Inquest Held Into Patient's Death
Law firm Irwin Mitchell is calling for the NHS to learn lessons after an elderly woman died when doctors gave her an anaesthetic overdose – while they were performing a procedure her family had asked not to be carried out.
Margaret Morley, from Batley, died aged 71 on 27 November 2008 after doctors at Dewsbury & District Hospital gave her an overdose of local anaesthetic while performing a bronchoscopy – a technique to check the airways and lungs.
Doctors at the hospital carried out the procedure to try and remove a blockage from Mrs Morley’s lung, even though her family had requested that the hospital did not perform the procedure so that she would be allowed to die in peace.
The family’s solicitors, medical law experts at Irwin Mitchell, are now calling for the hospital to learn from its mistakes and implement procedures to stop a similar tragedy happening again.
At an inquest at Bradford Coroner’s Court on Friday 11 February 2011, a 10 person jury returned a verdict of accidental death to which neglect contributed.
Ian Murray, a medical law specialist at Irwin Mitchell’s Sheffield office, represented the family at the inquest. He said: “Mrs Morley was extremely ill and it was clear that she would have died within weeks regardless of the operation. Her family were keen for her to be allowed to die peacefully with those closest to her around her.
“The hospital ignored those wishes and compounded their mistake by miscalculating the level of the local anaesthetic Mrs Morley could handle, which ultimately led to her dying in theatre.
“Patient wellbeing and safety must be the utmost priority for the NHS at all times, and we welcome the hospital’s decision to conduct its own investigation.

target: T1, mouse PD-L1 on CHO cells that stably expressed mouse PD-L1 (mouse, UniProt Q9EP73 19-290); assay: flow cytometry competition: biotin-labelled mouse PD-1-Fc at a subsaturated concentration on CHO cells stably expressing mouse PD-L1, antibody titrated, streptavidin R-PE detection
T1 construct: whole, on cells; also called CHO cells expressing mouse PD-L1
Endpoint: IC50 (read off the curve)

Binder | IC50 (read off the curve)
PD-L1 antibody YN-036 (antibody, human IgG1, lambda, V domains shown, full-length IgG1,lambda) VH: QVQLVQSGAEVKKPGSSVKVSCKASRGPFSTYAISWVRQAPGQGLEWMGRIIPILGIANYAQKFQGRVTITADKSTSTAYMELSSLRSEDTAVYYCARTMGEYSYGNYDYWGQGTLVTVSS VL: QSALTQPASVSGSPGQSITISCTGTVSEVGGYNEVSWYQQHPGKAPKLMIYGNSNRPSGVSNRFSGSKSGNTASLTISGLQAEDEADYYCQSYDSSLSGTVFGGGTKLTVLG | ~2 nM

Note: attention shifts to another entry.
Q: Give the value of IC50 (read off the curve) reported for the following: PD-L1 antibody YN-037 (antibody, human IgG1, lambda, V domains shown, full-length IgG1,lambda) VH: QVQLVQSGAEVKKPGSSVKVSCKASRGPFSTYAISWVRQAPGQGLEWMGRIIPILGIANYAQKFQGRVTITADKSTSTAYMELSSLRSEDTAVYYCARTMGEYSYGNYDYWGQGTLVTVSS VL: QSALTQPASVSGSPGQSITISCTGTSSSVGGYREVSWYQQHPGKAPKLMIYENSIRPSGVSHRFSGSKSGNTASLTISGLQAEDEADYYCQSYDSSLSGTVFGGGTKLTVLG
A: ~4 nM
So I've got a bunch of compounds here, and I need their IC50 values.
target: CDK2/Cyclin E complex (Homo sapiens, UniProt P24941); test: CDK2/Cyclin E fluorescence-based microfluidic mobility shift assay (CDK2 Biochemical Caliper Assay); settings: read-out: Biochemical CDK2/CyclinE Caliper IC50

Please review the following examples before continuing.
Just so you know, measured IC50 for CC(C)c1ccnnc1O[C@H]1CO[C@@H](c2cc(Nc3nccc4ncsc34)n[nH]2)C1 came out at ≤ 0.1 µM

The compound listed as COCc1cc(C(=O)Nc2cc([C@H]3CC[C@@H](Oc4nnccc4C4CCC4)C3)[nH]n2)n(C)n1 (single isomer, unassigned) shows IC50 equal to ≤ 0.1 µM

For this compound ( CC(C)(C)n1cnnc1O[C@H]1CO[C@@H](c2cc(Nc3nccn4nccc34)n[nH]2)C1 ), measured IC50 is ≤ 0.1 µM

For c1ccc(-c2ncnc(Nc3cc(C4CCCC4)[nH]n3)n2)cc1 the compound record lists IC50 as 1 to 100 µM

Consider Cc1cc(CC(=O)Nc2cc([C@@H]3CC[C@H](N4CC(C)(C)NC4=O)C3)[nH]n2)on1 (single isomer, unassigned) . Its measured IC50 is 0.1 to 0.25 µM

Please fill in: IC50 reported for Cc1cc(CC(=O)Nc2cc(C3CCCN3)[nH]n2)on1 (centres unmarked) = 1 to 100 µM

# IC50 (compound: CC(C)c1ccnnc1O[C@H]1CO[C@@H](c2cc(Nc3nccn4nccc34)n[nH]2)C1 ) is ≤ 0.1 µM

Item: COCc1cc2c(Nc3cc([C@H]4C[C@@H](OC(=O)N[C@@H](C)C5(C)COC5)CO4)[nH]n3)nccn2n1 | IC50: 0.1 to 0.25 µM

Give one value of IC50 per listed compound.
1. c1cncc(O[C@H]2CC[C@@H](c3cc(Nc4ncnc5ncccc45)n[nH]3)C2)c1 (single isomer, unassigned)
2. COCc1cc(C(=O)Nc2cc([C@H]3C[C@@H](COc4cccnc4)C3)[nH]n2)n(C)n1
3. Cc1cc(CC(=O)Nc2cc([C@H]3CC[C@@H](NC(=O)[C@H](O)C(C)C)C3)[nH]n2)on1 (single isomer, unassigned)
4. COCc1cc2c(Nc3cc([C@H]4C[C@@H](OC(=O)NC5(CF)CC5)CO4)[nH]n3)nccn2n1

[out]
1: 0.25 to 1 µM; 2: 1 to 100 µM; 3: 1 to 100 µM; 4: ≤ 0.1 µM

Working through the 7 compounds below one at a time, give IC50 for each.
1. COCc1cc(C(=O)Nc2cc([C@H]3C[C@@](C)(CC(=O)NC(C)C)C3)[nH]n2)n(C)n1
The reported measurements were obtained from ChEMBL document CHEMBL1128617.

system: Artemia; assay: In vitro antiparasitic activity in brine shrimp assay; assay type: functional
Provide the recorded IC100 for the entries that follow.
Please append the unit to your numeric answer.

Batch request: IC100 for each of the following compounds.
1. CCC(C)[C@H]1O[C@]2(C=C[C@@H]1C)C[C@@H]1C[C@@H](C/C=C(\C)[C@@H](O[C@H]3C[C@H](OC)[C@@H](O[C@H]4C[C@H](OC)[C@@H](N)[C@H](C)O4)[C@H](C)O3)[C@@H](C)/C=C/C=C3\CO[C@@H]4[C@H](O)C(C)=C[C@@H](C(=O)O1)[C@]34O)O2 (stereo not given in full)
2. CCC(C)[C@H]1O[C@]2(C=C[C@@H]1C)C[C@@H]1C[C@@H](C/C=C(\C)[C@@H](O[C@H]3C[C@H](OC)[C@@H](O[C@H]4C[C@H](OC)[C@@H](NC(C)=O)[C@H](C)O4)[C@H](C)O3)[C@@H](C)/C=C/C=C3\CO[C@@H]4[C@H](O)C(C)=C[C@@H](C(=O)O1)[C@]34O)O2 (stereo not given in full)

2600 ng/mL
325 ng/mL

“This was a simple error which could and should easily have been avoided. It is vital that an investigation establishes why the family’s wishes were ignored and why Mrs Morley was given such a high level of the local anaesthetic.
“Lessons must be learnt from these mistakes. We have repeatedly called for improvements in safety standards and will continue to do so until errors like these no longer happen.”
Mrs Morley had been admitted to the hospital complaining of shortness of breath three weeks prior to her death, and was suffering from a collapsed lung. An initial bronchoscopy was performed on Mrs Morley but this was unsuccessful in clearing a blockage from her lungs.
After this procedure Mrs Morley’s family informed the hospital that they did not want a second procedure to be carried out as they were concerned about her frail state and knew that she wished to be able to die with her family around her.
Despite this, without the family’s knowledge, doctors at the hospital performed a second bronchoscopy the following day during which Mrs Morley died when she was given a toxic level of the anaesthetic.
Jackie Hussain, Mrs Morley’s daughter, said: “Our whole family is devastated by the circumstances surrounding my mother’s death.
“As a Catholic it was extremely important for her to have the Last Rites and she wanted to die peacefully with all of the family around her, but because of the hospital’s decision to carry out the second bronchoscopy this opportunity was taken away from her.
“We all knew she was extremely ill and because of this we did not want her to have to go through the pain and stress of a second procedure.
“We are extremely disappointed that this was allowed to go ahead without our permission and are concerned and disappointed about the level of care she received throughout her time at the hospital. We are pleased that the hospital is now carrying out an investigation but feel the very least we deserve is an apology.”